>I know I have referred a lot to the school garden that I manage. But I have to make a change because I have (quite insanely, as my husband points out) agreed to help out with the gardens being started at my older child’s elementary school . So, today I wanted to show how the preschool garden, as it will hereafter be known, has really been revived by the short spell of rain and cooler temps. Which should return tomorrow after a few unbearable hot and humid days this last week. Yay!
First, this is an overall photo of the 6′ x 12′ bed in which the veggies are growing. You can see the fall crop of squash in the foreground. We have crookneck and eight ball squash here. To the left side are the pumpkins growing on our homemade trellises that were previously used for cucumbers. You can on both of these that we have a smattering of powdery mildew. I had been hoping it would resolve on its own if I removed affected leaves, but no such luck. I am going to use a home remedy tomorrow of diluted cider vinegar. Apparently it changes the pH and inhibits the mildew. I’ll report back on its success. In the rear, you can see the tomatoes. These have been going since spring. I cut them back by half in August and they just instantly started growing like crazy. I removed two out of six that were not recovering from the drought and propagated two new tomato plants by layering branches from the healthy plants down under the soil until they sprouted roots.
Here is one of the crookneck squash plants. Seems to be putting on squash pretty successfully, I did have to come up and perform some surgery on these a few weeks ago when I discovered borer holes, despite my gleefully squashing eggs between my fingernails every day when I found them. Some of them slipped by and chomped right into the stems. I cut four out and buried the sliced-open stems under more soil to encourage rooting. I harvested two crookneck squash today and gave them to the cook who announced she would be pureeing them into the spaghetti sauce later in the week. I love it!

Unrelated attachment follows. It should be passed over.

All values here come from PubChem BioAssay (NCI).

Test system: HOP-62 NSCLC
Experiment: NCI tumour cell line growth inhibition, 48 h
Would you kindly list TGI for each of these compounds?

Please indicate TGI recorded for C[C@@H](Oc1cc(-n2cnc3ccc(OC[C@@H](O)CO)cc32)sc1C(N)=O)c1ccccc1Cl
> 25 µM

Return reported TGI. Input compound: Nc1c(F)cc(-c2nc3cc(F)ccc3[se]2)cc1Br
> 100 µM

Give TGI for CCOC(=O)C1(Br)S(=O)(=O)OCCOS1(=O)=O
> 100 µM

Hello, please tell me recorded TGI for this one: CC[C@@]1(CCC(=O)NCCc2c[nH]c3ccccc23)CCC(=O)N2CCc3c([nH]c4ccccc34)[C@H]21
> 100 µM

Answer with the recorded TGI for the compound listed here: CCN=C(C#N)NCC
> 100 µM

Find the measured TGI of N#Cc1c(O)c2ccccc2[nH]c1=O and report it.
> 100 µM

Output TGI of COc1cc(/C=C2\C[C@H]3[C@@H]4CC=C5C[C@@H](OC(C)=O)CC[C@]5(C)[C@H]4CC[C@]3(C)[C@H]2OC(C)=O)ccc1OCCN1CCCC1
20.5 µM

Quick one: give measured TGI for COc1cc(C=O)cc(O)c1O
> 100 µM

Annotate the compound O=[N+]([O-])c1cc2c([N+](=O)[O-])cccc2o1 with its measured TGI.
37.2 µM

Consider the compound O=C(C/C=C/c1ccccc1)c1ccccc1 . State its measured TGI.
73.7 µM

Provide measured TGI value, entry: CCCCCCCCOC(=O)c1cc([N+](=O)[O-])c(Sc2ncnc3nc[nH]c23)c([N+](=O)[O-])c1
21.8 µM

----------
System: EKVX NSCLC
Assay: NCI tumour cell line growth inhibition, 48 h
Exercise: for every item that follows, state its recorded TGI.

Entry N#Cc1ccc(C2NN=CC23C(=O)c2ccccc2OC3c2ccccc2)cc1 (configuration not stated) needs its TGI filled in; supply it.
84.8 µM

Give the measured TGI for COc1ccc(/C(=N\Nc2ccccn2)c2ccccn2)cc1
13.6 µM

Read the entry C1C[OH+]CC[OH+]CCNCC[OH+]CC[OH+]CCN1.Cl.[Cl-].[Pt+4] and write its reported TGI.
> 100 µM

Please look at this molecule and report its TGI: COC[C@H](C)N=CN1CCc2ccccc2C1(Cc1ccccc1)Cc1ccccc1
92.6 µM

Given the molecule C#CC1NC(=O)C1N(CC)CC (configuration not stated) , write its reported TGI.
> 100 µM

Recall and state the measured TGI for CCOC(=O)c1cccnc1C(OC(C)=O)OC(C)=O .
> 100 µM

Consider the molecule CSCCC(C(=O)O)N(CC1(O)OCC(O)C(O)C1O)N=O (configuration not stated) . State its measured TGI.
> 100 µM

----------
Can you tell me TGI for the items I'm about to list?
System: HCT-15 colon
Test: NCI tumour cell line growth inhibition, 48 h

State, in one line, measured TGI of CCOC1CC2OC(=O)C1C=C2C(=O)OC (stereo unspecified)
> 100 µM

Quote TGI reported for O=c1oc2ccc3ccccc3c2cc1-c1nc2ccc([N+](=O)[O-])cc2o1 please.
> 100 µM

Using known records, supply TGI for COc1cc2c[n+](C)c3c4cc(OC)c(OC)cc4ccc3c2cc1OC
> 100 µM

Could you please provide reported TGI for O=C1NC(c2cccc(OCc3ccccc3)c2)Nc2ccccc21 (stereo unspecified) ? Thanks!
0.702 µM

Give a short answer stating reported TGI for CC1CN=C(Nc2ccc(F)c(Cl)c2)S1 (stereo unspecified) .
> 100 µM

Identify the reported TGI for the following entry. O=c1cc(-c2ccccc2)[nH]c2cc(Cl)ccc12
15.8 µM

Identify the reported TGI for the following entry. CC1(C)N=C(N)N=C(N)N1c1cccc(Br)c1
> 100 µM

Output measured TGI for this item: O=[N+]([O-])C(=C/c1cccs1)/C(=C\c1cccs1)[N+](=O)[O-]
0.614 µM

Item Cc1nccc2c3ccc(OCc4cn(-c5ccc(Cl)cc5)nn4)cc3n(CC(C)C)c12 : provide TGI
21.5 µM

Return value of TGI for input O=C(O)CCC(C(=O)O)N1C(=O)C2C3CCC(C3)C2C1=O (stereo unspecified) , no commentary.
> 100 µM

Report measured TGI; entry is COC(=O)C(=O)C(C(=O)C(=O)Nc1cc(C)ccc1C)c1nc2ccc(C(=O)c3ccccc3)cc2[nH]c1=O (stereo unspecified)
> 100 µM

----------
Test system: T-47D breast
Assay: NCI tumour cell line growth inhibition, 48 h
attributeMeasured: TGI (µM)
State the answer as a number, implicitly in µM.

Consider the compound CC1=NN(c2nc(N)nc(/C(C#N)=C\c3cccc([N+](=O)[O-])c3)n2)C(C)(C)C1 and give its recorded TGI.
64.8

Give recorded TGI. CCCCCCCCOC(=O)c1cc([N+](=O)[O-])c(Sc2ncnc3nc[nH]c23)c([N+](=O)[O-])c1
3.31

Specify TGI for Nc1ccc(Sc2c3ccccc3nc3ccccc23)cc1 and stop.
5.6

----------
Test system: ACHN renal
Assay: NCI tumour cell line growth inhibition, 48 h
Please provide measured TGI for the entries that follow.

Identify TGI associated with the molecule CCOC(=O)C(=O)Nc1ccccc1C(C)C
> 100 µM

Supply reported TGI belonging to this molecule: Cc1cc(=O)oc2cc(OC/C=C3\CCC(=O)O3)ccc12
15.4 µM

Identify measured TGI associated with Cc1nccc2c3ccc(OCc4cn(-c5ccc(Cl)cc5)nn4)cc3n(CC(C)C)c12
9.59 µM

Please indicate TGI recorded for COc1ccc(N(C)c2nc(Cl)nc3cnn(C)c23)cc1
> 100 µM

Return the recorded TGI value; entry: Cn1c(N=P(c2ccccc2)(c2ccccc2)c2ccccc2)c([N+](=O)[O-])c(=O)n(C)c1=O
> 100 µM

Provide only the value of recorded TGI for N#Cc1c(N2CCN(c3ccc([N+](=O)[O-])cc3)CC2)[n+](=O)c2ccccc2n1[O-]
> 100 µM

We are also growing eight-ball squash. My first time to do it and the shape is just so cool. We have one pant that is producing green ball squash and one that is producing yellow. I brought a green home today to try so I could give a description to the cook. Diced and sauteed it and topped it with tomatoes and mozzarella cheese. Yum! Plus they are really cute.
And finally the pumpkins. Again, I have been fighting borers and powdery mildew which have taken their toll. I pulled one small plant up today who just couldn’t keep up the fight. But my other plants are going gangbusters, climbing over the trellises and under the tomato plants, actually using the tomatoes as a trellis in some cases. And here you can see a few of the pumpkins. They are all baby size pumpkins, as we don’t have the room for the big mama pumpkins.
Let’s hope I can manage the powdery mildew and keep these lovelies alive until Halloween!
>Sunday was museum day in Austin where the museums had free admission. We took advantage by taking the kids to see the Wildflower Center. I started taking pictures upon arriving but Jack kept asking to take some as well. I thought to myself how Jack will have a totally different perspective on the Wildflower Center and it would be interesting to see what catches a 5 year old’s eye. Give a little leeway for the fascination a 5 year old can have with taking pictures of his feet.